August 10, 2007
dirty air —
That ugly and noxious smog Greater Kansas City has experienced this summer — and the chemical compounds and environmental factors that cause it — will be the focus of an Aug. 14 meeting of the Mid-America Regional Council’s Air Quality Forum.
Specifically, the Air Quality Forum, a 31-member body of elected officials and representatives of other community stakeholders, will consider whether to take a position on revisions of the nation’s air quality standards for ground-level ozone as proposed June 21 by the U.S. Environmental Protection Agency (EPA).
The EPA proposal recommends an ozone standard within a range of 0.070 to 0.075 parts per million (ppm). EPA also is taking comments on alternative standards within a range from 0.060 up to the level of the current 8-hour ozone standard, which is 0.08 ppm.
Ground-level ozone is not emitted directly into the air, but is created through a reaction of nitrogen oxides and volatile organic compound emissions in the presence of sunlight. Emissions from industrial facilities, electric utilities, motor vehicle exhaust, diesel trucks and buses, gasoline vapors and chemical solvents are the major man-made sources of these ozone precursors.
Ozone, the primary ingredient of smog, can harm people’s lungs and EPA is particularly concerned about individuals with asthma or other lung diseases, as well as those who spend a lot of time outside, such as children. Ozone exposure can aggravate asthma, resulting in increased medication use and emergency room visits, and it can increase susceptibility to respiratory infections.
“Advances in science are leading to cleaner skies and healthier living,” said EPA Administrator Stephen L. Johnson in announcing the proposed new standards. “America’s science is progressing and our air quality is improving. By strengthening the ozone standard, EPA is keeping our clean air momentum moving into the future.”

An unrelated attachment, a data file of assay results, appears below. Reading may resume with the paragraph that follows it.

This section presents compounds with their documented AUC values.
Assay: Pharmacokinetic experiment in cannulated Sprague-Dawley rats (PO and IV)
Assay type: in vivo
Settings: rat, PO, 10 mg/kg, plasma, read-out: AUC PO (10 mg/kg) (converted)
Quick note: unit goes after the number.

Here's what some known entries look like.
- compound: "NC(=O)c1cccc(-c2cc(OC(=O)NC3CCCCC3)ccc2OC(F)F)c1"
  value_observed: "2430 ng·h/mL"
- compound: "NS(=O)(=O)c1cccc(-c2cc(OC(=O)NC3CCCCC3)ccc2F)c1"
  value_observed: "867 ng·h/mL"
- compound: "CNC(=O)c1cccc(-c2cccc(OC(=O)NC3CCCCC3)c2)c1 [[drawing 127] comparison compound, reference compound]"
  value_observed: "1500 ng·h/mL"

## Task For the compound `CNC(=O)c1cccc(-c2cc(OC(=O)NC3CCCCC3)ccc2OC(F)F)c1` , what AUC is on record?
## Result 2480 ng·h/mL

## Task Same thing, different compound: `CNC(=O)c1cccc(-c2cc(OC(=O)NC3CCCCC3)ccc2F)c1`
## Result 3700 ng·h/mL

EPA also is proposing to revise the “secondary” standard for ozone to improve protection for plants, trees and crops during the growing season. The secondary standard is based on scientific evidence indicating that exposure to even low levels of ozone can damage vegetation. EPA is proposing two alternatives for this standard: a standard that would be identical to the “primary” standard to protect public health; and a cumulative standard aimed at protecting vegetation during the growing season.
EPA estimates the health benefits of the proposed standard in the billions of dollars, but does not consider costs in setting ozone standards. The agency has set a 90-day period for public comments.
“EPA is currently reviewing the more than 60,000 written comments and thousands of pages of technical and scientific documentation received so far during the public comment period,” an EPA spokeswoman told eKC online. “Administrator Johnson will make his final determination on the request by the end of the year.”
Consideration of making an official comment to EPA on behalf of MARC, the bi-state region’s planning agency and council of governments, will be on the agenda of the Air Quality Forum at its monthly meeting, 10 a.m. to noon, on Aug. 14. The meeting will be held in the conference room of the MARC office at 600 Broadway and is open to the public.
The Air Quality Forum heard presentations by the MARC staff and EPA representatives at its July meeting, but there will probably not be a draft letter to EPA to consider at the Aug. 14 meeting, said James Joerke, MARC air quality program manager.
“If we were to take a position, it would be by sending comments to the EPA on the proposed rule,” said Ed Peterson, a Johnson County commissioner and former Fairway mayor who is co-chair of the Air Quality Forum.
“The new standard is one that will be very difficult for the Kansas City area to achieve, but if it become the standard, we’ll do everything we can to reach air quality compliance,” added Peterson, who said he had not decided yet how he would vote on the issue.
Kathryn Dusenbery, Parkville mayor and the other Air Quality Forum co-chair, said, “I think we really need to meet next Tuesday and decide our position as a group because that committee represents our metro area and we need to work on this regionally. It’s a regional problem.”
Dusenbery noted that setting an ozone level is very complex because emissions from coal-fired electric generating plants in Kansas can be carried by prevailing winds across the state line into Missouri. Dusenbery also pointed out that diesel emissions from the proposed BNSF Railway inter modal facility in Gardener in Johnson County, KS need to be regulated.
“They need to look at the emissions standards for inter modal facilities in Texas and California for that facility in Johnson County,” Dusenbery said. “Why should we accept anything less?
“This is a pretty action-oriented board,” added Dusenbery. “There will be a lot of input, a lot of discussion.”
Jamie Green, director of government relations and policy for the Chamber of Commerce of Greater Kansas City and an Air Quality Forum member, said: “It’s still early as far as the 90-day comment period is concerned and when I talked to James Joerke today he said they were not close to drafting a letter.”